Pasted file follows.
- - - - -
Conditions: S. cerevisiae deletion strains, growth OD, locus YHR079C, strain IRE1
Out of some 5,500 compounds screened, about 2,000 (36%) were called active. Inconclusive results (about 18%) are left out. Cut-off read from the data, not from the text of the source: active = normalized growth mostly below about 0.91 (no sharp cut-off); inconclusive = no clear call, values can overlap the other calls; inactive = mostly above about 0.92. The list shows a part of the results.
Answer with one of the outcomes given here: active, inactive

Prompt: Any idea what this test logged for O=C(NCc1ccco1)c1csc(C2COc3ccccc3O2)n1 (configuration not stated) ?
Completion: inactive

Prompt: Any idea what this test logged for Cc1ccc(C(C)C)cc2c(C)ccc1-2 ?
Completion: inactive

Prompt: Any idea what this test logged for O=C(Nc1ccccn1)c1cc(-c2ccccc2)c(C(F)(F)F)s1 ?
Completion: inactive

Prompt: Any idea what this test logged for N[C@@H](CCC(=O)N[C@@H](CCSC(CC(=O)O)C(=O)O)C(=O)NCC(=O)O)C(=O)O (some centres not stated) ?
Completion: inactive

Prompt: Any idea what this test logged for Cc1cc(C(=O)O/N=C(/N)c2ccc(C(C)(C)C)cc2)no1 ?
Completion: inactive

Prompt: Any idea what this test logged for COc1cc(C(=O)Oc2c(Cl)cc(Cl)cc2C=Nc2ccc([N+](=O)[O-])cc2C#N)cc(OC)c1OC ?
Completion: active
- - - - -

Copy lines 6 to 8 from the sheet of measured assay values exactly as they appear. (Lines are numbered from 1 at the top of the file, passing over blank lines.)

Prompt: Any idea what this test logged for Cc1ccc(C(C)C)cc2c(C)ccc1-2 ?
Completion: inactive

Prompt: Any idea what this test logged for O=C(Nc1ccccn1)c1cc(-c2ccccc2)c(C(F)(F)F)s1 ?